Am I eligible to become a kidney donor?
You need to undergo a comprehensive evaluation if you decide to donate one of your kidneys to a family member such as your spouse, children, siblings, and parents or to a friend or altruistically to a stranger. You are NOT eligible to become a kidney donor if the doctor’s assessment suggests that kidney donation is not safe for you.
What are the steps for kidney donor evaluation process?
- The first step is the Initial Interview and if there is more than one potential donor, establishing compatibility. Potential donors should fill out the online questionnaire.
- The second step is the assessment about your overall health status. A comprehensive medical history and physical examination is performed. It is very important that you declare all health-related history such as having high blood pressure, diabetes, kidney disease, kidney stones, stroke, heart and lung diseases and surgical interventions. You need to report your family history, especially family history of kidney diseases. A psychosocial assessment will be performed as well. History of smoking, drugs and alcohol needs to be discussed.
- After the complete medical and psychosocial clearance is complete, the donor will meet with the surgeon to discuss the risks of donor surgery. Once the donor is fully cleared to proceed, the surgery date for the donor and recipient can be scheduled, at their convenience.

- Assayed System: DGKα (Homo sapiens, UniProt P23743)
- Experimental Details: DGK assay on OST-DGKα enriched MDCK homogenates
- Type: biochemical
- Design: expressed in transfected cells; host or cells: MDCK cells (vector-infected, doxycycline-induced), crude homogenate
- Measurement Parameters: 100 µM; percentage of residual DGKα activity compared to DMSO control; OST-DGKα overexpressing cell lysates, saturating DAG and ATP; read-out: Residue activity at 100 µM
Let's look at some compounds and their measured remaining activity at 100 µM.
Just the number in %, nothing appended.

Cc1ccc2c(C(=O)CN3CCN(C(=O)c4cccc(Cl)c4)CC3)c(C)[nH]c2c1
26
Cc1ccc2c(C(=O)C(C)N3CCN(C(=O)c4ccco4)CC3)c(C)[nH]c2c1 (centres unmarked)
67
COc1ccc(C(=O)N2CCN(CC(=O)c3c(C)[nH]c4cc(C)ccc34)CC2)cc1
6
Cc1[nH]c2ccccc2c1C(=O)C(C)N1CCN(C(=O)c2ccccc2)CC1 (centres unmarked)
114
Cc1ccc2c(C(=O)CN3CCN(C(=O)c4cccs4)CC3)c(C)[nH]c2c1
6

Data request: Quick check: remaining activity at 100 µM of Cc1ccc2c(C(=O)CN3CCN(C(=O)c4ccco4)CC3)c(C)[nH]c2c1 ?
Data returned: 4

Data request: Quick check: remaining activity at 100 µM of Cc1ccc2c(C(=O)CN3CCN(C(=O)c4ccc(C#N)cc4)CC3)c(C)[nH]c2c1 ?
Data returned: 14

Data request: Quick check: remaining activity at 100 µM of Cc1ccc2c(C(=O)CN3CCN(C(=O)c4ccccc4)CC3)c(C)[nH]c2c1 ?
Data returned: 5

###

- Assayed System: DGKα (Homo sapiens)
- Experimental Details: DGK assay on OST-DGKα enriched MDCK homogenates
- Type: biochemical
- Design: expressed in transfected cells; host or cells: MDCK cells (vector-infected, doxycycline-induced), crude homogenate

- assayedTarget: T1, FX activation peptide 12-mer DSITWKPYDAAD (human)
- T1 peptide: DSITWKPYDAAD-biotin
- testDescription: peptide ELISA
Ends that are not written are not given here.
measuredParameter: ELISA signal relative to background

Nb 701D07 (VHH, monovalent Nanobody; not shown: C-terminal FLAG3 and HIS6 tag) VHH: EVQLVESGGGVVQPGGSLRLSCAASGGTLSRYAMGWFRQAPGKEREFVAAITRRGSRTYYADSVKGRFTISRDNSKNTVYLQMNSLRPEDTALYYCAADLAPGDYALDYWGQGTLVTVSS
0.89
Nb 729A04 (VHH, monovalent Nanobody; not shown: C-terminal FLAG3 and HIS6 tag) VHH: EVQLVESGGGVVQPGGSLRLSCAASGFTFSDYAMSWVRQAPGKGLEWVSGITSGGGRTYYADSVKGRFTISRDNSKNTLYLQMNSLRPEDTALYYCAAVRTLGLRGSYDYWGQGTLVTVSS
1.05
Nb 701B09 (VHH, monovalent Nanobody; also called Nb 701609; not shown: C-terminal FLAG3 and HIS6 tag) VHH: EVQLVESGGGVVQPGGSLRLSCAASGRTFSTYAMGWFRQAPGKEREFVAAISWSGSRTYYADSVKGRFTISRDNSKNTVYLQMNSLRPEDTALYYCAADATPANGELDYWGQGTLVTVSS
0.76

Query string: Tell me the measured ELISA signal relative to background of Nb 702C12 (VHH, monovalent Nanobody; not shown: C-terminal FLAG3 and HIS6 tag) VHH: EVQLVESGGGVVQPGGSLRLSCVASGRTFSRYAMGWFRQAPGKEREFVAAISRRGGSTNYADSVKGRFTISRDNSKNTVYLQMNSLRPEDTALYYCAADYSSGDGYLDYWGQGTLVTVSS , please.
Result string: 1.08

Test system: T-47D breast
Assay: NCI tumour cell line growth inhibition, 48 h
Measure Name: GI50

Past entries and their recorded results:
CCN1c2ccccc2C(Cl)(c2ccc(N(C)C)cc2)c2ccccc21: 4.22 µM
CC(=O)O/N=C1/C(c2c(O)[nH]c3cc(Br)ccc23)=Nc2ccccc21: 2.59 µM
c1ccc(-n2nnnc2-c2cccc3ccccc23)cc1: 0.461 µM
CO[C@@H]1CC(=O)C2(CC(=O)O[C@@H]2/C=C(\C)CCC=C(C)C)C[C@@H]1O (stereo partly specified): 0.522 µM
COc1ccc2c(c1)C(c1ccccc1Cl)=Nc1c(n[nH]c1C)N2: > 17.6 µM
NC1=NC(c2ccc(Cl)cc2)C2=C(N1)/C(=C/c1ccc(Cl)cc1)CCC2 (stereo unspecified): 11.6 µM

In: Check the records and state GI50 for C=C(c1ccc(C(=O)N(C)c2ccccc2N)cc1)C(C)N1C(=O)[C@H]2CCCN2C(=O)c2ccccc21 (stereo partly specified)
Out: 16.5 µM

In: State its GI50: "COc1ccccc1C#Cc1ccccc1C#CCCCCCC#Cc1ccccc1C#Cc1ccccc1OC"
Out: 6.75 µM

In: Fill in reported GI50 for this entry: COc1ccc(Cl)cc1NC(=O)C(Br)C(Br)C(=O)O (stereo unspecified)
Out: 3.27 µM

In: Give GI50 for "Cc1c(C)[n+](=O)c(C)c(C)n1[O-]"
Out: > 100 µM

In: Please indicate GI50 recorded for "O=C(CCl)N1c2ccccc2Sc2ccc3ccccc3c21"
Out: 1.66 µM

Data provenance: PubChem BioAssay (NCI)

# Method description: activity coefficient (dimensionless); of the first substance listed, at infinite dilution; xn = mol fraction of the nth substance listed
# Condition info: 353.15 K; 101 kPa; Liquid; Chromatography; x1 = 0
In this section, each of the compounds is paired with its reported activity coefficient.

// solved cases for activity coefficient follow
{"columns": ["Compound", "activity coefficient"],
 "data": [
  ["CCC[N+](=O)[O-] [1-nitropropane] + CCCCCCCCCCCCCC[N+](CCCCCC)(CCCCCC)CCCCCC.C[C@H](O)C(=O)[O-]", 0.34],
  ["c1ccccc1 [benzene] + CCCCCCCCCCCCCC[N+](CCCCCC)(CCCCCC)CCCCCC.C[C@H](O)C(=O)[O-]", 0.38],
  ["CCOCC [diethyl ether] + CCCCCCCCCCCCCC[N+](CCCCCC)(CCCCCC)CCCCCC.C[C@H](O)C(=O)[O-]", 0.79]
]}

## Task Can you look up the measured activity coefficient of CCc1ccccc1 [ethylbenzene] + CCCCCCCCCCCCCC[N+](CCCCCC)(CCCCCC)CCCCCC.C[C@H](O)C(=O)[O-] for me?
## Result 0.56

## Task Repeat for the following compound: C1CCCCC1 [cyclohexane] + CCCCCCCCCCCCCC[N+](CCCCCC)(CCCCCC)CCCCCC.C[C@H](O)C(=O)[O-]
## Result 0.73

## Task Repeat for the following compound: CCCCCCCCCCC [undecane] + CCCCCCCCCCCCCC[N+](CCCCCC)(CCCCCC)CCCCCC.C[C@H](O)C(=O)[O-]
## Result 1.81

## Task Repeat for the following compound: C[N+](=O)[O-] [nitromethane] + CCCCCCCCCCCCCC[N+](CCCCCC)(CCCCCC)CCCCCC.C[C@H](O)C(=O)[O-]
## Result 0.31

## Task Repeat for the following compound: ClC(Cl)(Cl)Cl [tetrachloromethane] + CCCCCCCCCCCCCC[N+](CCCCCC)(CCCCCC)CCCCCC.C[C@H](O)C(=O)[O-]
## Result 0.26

What tests do I need during the evaluation process?
During your evaluation, the transplant team will complete urine and blood tests to assess your kidney function, blood chemistries, blood cell counts, liver function and exposures to infections such as Hepatitis B, Hepatitis C, HIV and tuberculosis. An electrocardiogram (ECG) needs to be performed to assess the heart. Chest X-ray and abdominal CT scan are the required imaging studies. Other tests such as heart exercise test and cancer screening might be required.
How do I know if my kidney is a match for the recipient?
The transplant team will check your blood type as well as the recipient blood type to see if they are compatible. A unique blood test also needs to be done which is called “crossmatch”.
It is possible that the recipient of the kidney has an “allergy” to the donated kidney so the recipient's body may reject the donated kidney. Such allergy is due to some substances called “antibodies” which are present in the recipient's blood. In order to make sure that the recipient does NOT have those antibodies against your kidney tissue, the “crossmatch” test is performed. Briefly, a sample of your blood is combined with a sample of the recipient's blood. If the recipient has antibodies to the donor, this will cause a "positive" reactivity during the crossmatch test. This may mean your recipient is incompatible to you. In the case that you and your recipient are not compatible, you may participate in UCLA's Kidney Exchange Program. This program allows the recipient and donor to enter a paired exchange registry, where the donor will donate to another recipient that is matched, and the recipient will recieve a matched kidney from a compatible donor in return.